(L-R) Britt Hysen, Editor, Millennial Mag.; Bill Dallman, V.P. & News Director, CBS 2/KCAL 9 TV News; KNX Business Hour Host, Frank Mottek; Judy Muller, USC professor and Paul Glickman, Senior Editor, KPCC Radio at RTNA “State of the News Business 2016: Focus on Millennials” media workshop in Beverly HIlls, CA. (Story was first published on Examiner.com)
Radio, TV and Media experts got a wakeup call last night (Wed., April 27, 2016), at a Radio TV News Association (RTNA) “State-of-the-Industry” workshop focusing on “Millennials”. “If you want to target the Millennials, you have to go to them said Keynote Speaker Britt Hysen, founder/editor-in-chief of Millennial Magazine. The magazine was named one of the “top 100 Most Influential Digital Media Sites for Millennials,” by the White House. According to the Pew Research Center and U.S. Census Bureau, Millennials, whom we define as those ages 18-34 in 2015, now number 75.4 million, jumping ahead of the 74.9 million Baby Boomers (ages 51-69). And Generation X (ages 35-50 in 2015) is projected to pass the Boomers in population by 2028. “Millennials are so bombarded with information they need a break, and if you want to get their attention, you need to go to them on their platforms,” said Hysen.
Keynote Speaker Britt Hysen, founder & editor-in-chief, MiLLENiAL Magazine talks about myths and reality about Millennials.
Hysen said the Millennials watch Youtube, Snapchat, Periscope, Reddit.com, Facebook Live, and Twitter to get their info, and she said they want lifestyle news, short raw stories, real human emotions, inspirational stories and posts, but 50 percent of Millennials also want hard news. Hysen also noted the younger audience wants less celebrity news. The RTNA media panel also included Moderator Frank Mottek, host, KNX Business hour; Bill Dallman, V.P. & News Director, CBS2/KCAL-9; Paul Glickman, senior editor, KPCC Radio and Judy Muller, USC Professor.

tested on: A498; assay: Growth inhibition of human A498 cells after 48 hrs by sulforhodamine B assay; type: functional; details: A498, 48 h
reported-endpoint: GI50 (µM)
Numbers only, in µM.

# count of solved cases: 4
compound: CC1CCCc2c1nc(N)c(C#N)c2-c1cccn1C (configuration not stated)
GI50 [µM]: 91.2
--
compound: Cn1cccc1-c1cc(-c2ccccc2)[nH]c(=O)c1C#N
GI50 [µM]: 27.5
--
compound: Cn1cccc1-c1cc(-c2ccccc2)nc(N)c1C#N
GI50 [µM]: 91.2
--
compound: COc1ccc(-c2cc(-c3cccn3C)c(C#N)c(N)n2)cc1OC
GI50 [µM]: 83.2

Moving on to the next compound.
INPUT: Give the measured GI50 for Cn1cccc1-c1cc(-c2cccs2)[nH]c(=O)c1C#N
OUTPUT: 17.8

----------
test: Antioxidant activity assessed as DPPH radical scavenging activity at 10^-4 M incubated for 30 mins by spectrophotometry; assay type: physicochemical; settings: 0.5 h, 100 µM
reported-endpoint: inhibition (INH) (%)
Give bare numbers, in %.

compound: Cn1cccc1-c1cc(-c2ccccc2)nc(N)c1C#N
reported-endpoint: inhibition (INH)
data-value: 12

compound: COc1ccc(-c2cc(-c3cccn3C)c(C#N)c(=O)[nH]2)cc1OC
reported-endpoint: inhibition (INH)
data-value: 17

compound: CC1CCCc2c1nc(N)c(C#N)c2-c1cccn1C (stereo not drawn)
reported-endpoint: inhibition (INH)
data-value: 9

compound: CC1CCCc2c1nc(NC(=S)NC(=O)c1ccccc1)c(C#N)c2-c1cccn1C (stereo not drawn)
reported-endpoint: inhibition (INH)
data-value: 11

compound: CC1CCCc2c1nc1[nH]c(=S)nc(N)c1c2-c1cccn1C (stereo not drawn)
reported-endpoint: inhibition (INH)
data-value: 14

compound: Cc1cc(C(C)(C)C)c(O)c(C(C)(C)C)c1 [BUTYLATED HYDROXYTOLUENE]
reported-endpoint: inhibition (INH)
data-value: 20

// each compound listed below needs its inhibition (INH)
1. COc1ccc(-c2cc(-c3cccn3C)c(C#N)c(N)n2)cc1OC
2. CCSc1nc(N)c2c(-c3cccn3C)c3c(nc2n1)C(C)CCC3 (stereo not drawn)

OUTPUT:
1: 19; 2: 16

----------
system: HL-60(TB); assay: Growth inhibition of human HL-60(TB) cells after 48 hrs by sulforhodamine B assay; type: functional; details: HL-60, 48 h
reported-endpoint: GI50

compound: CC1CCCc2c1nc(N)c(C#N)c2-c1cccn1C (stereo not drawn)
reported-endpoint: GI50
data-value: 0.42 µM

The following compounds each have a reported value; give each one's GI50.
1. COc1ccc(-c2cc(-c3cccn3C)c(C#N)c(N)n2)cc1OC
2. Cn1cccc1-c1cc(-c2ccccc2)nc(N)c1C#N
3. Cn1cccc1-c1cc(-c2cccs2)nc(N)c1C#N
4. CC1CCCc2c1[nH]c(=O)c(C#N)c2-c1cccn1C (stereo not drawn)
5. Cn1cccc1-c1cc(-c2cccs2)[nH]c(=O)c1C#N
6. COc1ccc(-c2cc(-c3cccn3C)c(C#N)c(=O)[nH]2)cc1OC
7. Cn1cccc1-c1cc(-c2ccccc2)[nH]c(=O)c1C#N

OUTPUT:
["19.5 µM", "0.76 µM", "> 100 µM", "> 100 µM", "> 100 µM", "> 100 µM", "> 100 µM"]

Bill Dallman, V.P. & news director, CBS2/KCAL 9 offered TV and radio newsrooms advice about hiring in TV industry jobs. “Don’t hire interns to do your social media, because you need an intern for each social media channel,” he told the RTNA event audience. “I have a lot of job candidates who want to work in the TV news business and some don’t even own a TV. All media outlets need to hire more Millennials.” All panelists agree the younger generation bring cultural and technology skills right out of school. Many have become citizen journalists. USC Professor Judy Mullen said she started a new journalism class on “critical thinking skills, where students analyze articles for logic and sources.” She also said she consider naming the course, “Detecting Crap.”
“The Millennial audience is the magic bullet that we don’t have, “said Dallman at CBS/KCAL TV. “We thought we had a situation where people growing up were our best ali, that they would want more TV news as they got older, but now we have all these apps such as smartphones, IPad, apps, computers and the Internet. Now, it’s a much bigger battle.” Thanks to the Internet and technology, TV and Radio stations have been forced to adjust making everything that goes over the air is also online. “The Internet was supposed to kill us, and it didn’t,” said Dallman. “It made us stronger, but the phone apps might kill us as we see Millennials always staring down at their phones.”